Wednesday, June 04, 2008

SOB's 2008 Tony Picks - Part I

SOB's 2008 Tony Picks - Part I

With less than two weeks to go before the American Theatre Wing’s 62nd annual Tony Awards ceremonies honor the best of Broadway's 2007-08 Theatrical Season, I'm going to offer a little bit of prognosticating on whom I believe should win.

First up are my picks for best shows, as well as for musical book and score.

As previously mentioned, this is the first year in which I've seen every nominated work and performance. So while I'm no theatre professional, I profess to having an opinion on every last category. Let me know if you agree on whom you believe should win (vs. those you think actually will).

Here are the nominees and my picks:

Best Play
August: Osage County - Author: Tracy Letts
Rock ‘N’ Roll - Author: Tom Stoppard
The Seafarer - Author: Conor McPherson
The 39 Steps - Author: Patrick Barlow

Should Win: August: Osage County - Author: Tracy Letts

Hands-down the best show I've seen on Broadway or anywhere else this past year.

With such an august ensemble, excellent writing and superb direction, the other three shows don't even come close.




Best Musical
Cry-Baby
In The Heights
Passing Strange
Xanadu

Should Win: Passing Strange

In a field crowded with plenty of heart, Passing Strange offers the biggest one of all in telling the infinitely smart and hip story of musician Stew's formative years all in his effort to be "real."

What can I say? I love this show and its gorgeous score still plays in my head long after I saw it.

Had A Catered Affair been nominated, it would have been a close call for me, but Passing Strange is my favorite new musical of the year.


Best Book of a Musical
Cry-Baby - Mark O’Donnell and Thomas Meehan
In The Heights - Quiara Alegría Hudes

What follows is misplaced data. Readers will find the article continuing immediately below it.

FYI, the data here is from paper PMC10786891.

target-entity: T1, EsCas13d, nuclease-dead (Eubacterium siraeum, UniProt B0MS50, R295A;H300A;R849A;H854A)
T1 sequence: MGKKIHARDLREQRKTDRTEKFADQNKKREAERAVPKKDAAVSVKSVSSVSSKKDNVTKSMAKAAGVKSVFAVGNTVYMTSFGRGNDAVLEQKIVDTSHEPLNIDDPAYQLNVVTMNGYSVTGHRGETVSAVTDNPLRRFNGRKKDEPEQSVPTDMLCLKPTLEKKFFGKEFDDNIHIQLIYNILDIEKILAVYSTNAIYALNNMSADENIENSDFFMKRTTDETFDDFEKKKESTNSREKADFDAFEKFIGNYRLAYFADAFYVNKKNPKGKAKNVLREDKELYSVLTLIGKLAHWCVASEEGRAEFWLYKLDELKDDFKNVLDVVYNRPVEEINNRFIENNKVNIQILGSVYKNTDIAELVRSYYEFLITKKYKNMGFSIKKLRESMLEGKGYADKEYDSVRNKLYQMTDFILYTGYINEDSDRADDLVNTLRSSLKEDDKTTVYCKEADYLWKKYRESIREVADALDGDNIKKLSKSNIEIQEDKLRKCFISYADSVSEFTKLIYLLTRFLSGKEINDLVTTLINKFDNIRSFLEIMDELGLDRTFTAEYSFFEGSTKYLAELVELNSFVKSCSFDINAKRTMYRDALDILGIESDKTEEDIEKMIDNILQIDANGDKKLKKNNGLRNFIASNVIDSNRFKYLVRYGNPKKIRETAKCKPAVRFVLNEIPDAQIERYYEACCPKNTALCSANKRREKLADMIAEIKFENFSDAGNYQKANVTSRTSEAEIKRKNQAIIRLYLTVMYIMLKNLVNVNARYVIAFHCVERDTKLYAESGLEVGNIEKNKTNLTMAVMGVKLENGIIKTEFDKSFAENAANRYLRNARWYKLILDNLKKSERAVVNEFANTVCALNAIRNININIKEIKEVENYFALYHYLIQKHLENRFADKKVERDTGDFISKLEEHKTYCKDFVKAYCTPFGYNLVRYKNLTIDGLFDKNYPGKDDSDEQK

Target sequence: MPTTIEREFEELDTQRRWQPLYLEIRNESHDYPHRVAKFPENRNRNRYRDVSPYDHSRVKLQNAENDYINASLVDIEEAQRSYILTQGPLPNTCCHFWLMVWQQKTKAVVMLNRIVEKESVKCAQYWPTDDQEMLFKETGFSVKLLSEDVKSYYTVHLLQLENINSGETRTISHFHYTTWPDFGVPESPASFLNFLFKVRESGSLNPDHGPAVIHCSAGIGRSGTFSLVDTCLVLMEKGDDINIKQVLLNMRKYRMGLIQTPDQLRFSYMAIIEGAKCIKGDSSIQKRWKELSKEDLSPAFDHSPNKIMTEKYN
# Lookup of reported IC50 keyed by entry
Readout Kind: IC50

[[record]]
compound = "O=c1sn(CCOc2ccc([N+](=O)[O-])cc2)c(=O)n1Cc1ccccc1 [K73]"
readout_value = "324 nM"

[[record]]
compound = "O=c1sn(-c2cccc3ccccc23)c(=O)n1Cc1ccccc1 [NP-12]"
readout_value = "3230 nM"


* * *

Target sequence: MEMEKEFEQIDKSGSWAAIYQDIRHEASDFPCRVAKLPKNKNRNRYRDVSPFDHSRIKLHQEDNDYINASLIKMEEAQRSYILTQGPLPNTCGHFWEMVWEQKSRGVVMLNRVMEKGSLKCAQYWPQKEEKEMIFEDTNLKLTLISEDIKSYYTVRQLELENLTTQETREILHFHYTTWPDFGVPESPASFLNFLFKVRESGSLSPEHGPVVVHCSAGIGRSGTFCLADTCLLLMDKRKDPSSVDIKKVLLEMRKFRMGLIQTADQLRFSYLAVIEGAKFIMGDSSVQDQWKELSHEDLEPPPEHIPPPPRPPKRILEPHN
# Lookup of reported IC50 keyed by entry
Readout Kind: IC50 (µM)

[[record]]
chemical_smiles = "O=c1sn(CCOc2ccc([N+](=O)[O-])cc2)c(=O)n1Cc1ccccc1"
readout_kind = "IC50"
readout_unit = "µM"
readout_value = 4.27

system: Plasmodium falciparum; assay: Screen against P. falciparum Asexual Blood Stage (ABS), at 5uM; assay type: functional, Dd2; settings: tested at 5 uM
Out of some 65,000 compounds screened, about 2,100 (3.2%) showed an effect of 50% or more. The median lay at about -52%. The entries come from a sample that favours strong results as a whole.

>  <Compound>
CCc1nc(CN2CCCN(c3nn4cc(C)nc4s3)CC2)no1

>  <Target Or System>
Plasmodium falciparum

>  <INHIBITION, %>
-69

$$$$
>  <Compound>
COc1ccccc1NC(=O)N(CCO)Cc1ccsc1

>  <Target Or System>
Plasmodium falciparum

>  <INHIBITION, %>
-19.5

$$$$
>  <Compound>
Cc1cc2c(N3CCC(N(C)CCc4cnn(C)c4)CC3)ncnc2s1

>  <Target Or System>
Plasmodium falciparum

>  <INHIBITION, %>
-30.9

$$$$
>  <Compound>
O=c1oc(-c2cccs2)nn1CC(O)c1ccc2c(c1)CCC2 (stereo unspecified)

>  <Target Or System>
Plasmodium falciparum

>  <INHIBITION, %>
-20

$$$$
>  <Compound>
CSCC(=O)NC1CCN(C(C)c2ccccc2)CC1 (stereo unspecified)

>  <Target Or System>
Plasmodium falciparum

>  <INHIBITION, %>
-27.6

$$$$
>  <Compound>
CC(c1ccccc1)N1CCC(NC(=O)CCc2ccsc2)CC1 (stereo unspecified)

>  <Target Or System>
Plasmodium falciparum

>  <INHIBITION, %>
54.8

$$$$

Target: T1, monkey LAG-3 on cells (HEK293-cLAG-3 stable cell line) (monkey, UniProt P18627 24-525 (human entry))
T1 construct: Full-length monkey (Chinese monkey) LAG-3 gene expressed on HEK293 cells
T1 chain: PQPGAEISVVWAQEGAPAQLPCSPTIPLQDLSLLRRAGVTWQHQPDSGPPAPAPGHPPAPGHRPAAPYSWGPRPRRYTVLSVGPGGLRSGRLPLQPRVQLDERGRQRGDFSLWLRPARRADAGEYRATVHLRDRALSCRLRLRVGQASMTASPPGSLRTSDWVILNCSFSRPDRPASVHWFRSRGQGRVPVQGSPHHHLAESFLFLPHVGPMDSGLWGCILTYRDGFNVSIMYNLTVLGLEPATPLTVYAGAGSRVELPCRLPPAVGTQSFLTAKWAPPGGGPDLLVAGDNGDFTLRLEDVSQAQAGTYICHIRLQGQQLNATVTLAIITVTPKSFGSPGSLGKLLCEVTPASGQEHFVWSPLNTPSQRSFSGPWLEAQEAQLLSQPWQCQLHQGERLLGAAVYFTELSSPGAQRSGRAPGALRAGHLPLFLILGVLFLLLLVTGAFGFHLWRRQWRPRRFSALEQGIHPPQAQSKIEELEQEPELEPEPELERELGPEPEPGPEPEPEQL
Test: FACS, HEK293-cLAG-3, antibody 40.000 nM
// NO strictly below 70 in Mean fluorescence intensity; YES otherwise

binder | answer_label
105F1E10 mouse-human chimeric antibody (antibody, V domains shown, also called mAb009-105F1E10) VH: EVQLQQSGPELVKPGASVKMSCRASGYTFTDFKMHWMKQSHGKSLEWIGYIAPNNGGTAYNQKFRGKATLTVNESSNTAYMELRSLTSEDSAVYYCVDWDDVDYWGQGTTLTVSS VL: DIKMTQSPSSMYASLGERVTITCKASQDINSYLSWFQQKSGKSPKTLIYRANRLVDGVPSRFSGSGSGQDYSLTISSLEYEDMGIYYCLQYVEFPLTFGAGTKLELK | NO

Passing Strange - Stew
Xanadu - Douglas Carter Beane

Should Win: Passing Strange - Stew

To anyone wondering whether this musical tells a story, the answer is "YES!" And a pretty profound one at that.

Lest the advertising and marketing campaign has soured you on this show before you even had a chance to see it, take note. This is a great musical with a great story.

Had Xanadu not been all muddled near the end, it could have skated by Passing Strange.

Best Original Score
Music and/or Lyrics Written for the Theatre
Cry-Baby - Music & Lyrics: David Javerbaum & Adam Schlesinger
In The Heights - Music & Lyrics: Lin-Manuel Miranda
The Little Mermaid - Music: Alan Menken, Lyrics: Howard Ashman and Glenn Slater
Passing Strange - Music: Stew and Heidi Rodewald, Lyrics: Stew

Should Win: Passing Strange - Music: Stew and Heidi Rodewald, Lyrics: Stew

I've had one dear friend question whether this is really a musical. Again, I fear that the ill-conceived marketing campaign has taken its toll at the box office.

But ostensibly, this is a musical through and through with the best new score of the year with lyrics that are among the most witty and intelligent offered by any show in years. Among its competition, In The Heights comes the closest.

Best Revival of a Play
Boeing-Boeing
The Homecoming
Les Liaisons Dangereuses
Macbeth

Should Win: Boeing-Boeing

In a category in which three of my favorite revivals of plays were not even nominated (Cymbeline, Pygmalion, A Bronx Tale), I was heartened to see at least one of my picks up for the award.

Boeing-Boeing may not win due to a curse on comedies. But don't for one minute think these actors aren't working every bit as hard as those in the other shows. It is the funniest show currently on Broadway.

If I had to choose an alternate pick, it would be The Homecoming thanks largely to its top drawer acting.


Best Revival of a Musical
Grease
Gypsy
Rodgers & Hammerstein’s South Pacific
Sunday In The Park With George

Should Win: Gypsy

In any normal year, you'd likely never have to choose among three truly outstanding revivals in this category. Grease is the only smudge on this astonishing category.

As beautiful as I found South Pacific and Sunday In The Park With George, I was completely swept away by the artistry involved in this latest revival of Gypsy. Maybe it's because I've now seen it more than any other musical, but I've also never seen each of its characters more fully realized than those in this amazing incarnation.


Next up: my picks for the acting awards.